The Kansas City Chiefs convinced defensive tackle Chris Jones to return his summer-long holdout this week by attaching $6.75 million worth of incentives to his contract. The fact that the Chiefs didn’t have to guarantee Jones any new money or hand him a long-term extension was already a win for the club.
But the way in which Kansas City managed to keep that $6.75 million off their 2023 salary cap deserves a hat tip, at least from those interested in how NFL teams organize their financial resources.
How the Chiefs Manipulated Chris Jones’ Incentive Package
Jones, entering the final season of his contract with the Chiefs, was initially supposed to collect a $19.5 million base salary and a $500,000 workout bonus in 2023. His cap charge would have been $28.292 million.
But Jones missed out on the workout bonus by skipping Kansas City’s offseason program. He was also fined roughly $2.3 million for missing the Chiefs’ mandatory minicamp and 42 days of training camp.
Finally, Jones will also forfeit his Week 1 game check for sitting out Kansas City’s season opener against the Detroit Lions. That will cost him 1/18th of his $19.5 million salary, $1.083 million.
All told, Jones sacrificed $3.7 million over the summer and into the regular season. He can earn back $6.75 million worth of incentives by achieving the following:
- $1 million playing 35% of the Chiefs’ defensive snaps
- Additional $1 million for 50% playtime
- $1.25 million for 10 sacks
- Additional $500,000 for 15 sacks
- $1 million for first-team All-Pro nod and Chiefs Super Bowl appearance
- $2 million for Defensive Player of the Year award and Chiefs Super Bowl win
Many of those incentives — especially those tied to season-end awards and Kansas City’s playoff success — will be incredibly challenging for Jones to attain. It’s difficult to argue that the Chiefs didn’t come out ahead in this negotiation.
As if that weren’t enough, Kansas City also figured out a way to keep Jones’ incentives off their 2023 salary cap. While the NFL’s collective bargaining agreement normally requires any new incentives added in-season to be considered “likely to be earned” and thus count on a club’s cap, the Chiefs got creative.
Kansas City included Jones’ incentive as part of a 2024 option bonus, according to Matt Derrick of Chiefs Digest. Instead of that $6.75 million total hitting the Chiefs’ cap in 2023, the money is currently spread out through the four void years Kansas City added to Jones’ contract.
The Chiefs have $1.37 million in Jones’ prorated money on their books from each year from 2024-2027, per Over the Cap. However, if they don’t re-sign Jones next offseason, all that money will accelerate onto their 2024 cap. If Jones doesn’t reach all his incentives, any leftover cap space will be credited to Kansas City next season.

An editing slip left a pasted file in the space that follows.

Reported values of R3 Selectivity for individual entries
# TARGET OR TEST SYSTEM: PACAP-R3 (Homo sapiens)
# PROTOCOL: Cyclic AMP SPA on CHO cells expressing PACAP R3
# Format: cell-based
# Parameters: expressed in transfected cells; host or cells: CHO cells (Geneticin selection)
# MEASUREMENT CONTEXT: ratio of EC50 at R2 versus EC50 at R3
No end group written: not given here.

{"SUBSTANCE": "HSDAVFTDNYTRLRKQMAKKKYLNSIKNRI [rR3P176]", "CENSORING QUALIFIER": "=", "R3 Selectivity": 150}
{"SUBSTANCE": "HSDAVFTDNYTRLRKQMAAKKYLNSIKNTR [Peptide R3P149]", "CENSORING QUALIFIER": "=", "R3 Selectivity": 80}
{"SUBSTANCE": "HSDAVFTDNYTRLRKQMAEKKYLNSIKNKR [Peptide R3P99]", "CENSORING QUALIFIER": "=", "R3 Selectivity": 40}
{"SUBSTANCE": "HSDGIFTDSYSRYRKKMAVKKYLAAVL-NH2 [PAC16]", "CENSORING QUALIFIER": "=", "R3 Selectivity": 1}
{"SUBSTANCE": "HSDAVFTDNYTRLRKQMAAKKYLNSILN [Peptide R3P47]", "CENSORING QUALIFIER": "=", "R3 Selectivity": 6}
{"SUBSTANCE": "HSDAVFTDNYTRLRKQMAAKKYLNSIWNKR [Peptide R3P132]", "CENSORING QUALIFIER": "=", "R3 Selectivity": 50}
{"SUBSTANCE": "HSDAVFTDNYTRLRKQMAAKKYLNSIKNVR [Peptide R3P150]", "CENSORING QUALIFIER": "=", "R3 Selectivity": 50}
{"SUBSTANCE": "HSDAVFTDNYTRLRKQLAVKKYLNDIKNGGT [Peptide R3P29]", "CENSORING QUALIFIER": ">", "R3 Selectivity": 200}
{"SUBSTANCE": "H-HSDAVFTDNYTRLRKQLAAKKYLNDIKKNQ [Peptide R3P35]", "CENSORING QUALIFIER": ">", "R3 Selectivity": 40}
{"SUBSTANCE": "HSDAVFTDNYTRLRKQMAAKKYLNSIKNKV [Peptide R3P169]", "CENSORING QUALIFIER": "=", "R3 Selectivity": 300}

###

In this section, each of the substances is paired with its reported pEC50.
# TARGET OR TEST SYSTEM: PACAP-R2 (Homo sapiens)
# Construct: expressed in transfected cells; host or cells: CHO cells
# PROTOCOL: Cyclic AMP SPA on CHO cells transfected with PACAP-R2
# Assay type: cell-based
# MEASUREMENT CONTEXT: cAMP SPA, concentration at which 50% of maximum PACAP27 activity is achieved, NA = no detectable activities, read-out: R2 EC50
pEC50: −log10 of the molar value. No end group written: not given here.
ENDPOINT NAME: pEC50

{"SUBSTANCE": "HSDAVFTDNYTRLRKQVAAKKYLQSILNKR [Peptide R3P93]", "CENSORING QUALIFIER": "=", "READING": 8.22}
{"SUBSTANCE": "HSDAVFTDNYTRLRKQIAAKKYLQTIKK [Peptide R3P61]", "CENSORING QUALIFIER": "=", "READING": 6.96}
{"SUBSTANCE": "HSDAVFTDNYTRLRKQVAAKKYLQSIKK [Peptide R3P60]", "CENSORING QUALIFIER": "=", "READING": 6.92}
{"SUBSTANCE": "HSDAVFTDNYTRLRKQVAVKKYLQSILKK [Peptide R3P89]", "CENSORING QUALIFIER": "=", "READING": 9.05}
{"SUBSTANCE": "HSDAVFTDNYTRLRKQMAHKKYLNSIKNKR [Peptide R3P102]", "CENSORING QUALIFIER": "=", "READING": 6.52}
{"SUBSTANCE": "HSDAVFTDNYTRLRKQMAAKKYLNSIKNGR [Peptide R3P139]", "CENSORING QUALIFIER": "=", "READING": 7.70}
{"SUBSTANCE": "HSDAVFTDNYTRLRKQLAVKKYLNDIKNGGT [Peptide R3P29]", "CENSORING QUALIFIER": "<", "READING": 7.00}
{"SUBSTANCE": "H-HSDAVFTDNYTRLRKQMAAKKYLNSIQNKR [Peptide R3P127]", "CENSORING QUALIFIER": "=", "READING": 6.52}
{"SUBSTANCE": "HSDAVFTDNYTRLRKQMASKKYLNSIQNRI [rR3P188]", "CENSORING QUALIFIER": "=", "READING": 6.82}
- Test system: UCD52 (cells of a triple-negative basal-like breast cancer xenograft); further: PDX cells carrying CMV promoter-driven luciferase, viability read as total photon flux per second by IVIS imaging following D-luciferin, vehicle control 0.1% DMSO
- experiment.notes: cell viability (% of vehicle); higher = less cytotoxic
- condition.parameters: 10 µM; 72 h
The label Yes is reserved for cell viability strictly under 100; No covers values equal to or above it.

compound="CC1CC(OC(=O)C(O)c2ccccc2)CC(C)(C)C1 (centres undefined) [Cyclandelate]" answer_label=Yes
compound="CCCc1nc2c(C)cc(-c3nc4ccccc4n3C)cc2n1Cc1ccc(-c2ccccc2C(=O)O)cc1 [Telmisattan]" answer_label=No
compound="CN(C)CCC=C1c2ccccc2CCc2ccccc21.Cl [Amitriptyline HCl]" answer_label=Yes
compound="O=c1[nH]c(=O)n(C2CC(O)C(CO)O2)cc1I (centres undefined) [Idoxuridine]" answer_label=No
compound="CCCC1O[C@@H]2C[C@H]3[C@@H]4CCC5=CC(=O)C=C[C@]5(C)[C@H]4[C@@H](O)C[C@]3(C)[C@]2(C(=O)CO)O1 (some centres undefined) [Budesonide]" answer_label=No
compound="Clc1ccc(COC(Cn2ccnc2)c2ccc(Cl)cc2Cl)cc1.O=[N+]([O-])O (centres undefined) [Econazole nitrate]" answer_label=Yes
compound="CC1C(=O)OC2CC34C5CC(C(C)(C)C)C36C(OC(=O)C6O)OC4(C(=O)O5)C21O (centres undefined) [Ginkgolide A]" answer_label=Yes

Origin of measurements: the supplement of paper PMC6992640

We finally have the official answer to the Chris Jones incentive mystery.
The Chiefs made the $6.75m in incentives part of an option bonus and added four void years on the contract. Jones currently hits $1.35 toward the cap in 2024-27.
— Matt Derrick (@mattderrick) September 14, 2023
The Chiefs are one of the most cap-strapped teams in the NFL. They only have $1.99 million in available cap space, so they couldn’t have fit Jones’ incentives on their ledger, even if they’d wanted to.
Instead, Kansas City’s front office devised an inventive solution that not only convinced Jones to return but didn’t leave the Chiefs in a financially vulnerable position, at least from an accounting standpoint.
Can the Chiefs Franchise Tag Chris Jones in 2024?
Yes. Jones did not receive a no-franchise tag clause as part of his revised agreement, and his deal will void before the NFL’s franchise tender deadline.
There are caveats, though. Kansas City would have to be willing to give Jones a 120% raise over his 2023 compensation, meaning his franchise tag figure would come in somewhere between $32 million and $33 million.
The Chiefs could also try to work out an extension, but we’ve already seen how complicated those negotiations with Jones can get. Still, Jones said that his extended holdout didn’t hurt his relationship with Kansas City or the club’s decision-makers.
“I think you as reporters and fans kind of [misconstrue] the contract thing,” Jones said. “It’s never personal,” Jones said. “I don’t think I’d start hating coach Reid, or I’d start disliking (general manager Brett) Veach. I love Veach. He knows I love him. We had on-and-off conversations throughout it all. Coach Reid, I love him too.
“I don’t think our relationship was affected any about that. They know how much I love this organization, they know how much I love this team. And I don’t think that affected any part of our relationship.”